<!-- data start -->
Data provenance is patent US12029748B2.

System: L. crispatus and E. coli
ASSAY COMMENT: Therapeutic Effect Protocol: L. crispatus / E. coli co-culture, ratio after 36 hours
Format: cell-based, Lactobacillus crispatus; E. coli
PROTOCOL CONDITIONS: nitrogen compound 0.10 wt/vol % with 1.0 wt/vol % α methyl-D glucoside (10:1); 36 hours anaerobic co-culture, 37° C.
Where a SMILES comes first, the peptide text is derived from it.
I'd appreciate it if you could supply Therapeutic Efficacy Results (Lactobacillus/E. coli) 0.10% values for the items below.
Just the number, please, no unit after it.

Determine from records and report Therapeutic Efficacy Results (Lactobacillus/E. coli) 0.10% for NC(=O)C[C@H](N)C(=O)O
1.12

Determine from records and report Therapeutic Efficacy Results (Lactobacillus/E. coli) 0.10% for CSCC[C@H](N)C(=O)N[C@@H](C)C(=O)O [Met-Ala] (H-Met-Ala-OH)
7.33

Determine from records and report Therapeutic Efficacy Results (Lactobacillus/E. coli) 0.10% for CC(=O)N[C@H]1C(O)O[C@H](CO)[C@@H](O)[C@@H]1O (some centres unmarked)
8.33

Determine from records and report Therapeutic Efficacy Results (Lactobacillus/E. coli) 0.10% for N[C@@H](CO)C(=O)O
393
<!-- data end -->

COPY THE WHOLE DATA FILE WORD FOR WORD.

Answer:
Data provenance is patent US12029748B2.

System: L. crispatus and E. coli
ASSAY COMMENT: Therapeutic Effect Protocol: L. crispatus / E. coli co-culture, ratio after 36 hours
Format: cell-based, Lactobacillus crispatus; E. coli
PROTOCOL CONDITIONS: nitrogen compound 0.10 wt/vol % with 1.0 wt/vol % α methyl-D glucoside (10:1); 36 hours anaerobic co-culture, 37° C.
Where a SMILES comes first, the peptide text is derived from it.
I'd appreciate it if you could supply Therapeutic Efficacy Results (Lactobacillus/E. coli) 0.10% values for the items below.
Just the number, please, no unit after it.

Determine from records and report Therapeutic Efficacy Results (Lactobacillus/E. coli) 0.10% for NC(=O)C[C@H](N)C(=O)O
1.12

Determine from records and report Therapeutic Efficacy Results (Lactobacillus/E. coli) 0.10% for CSCC[C@H](N)C(=O)N[C@@H](C)C(=O)O [Met-Ala] (H-Met-Ala-OH)
7.33

Determine from records and report Therapeutic Efficacy Results (Lactobacillus/E. coli) 0.10% for CC(=O)N[C@H]1C(O)O[C@H](CO)[C@@H](O)[C@@H]1O (some centres unmarked)
8.33

Determine from records and report Therapeutic Efficacy Results (Lactobacillus/E. coli) 0.10% for N[C@@H](CO)C(=O)O
393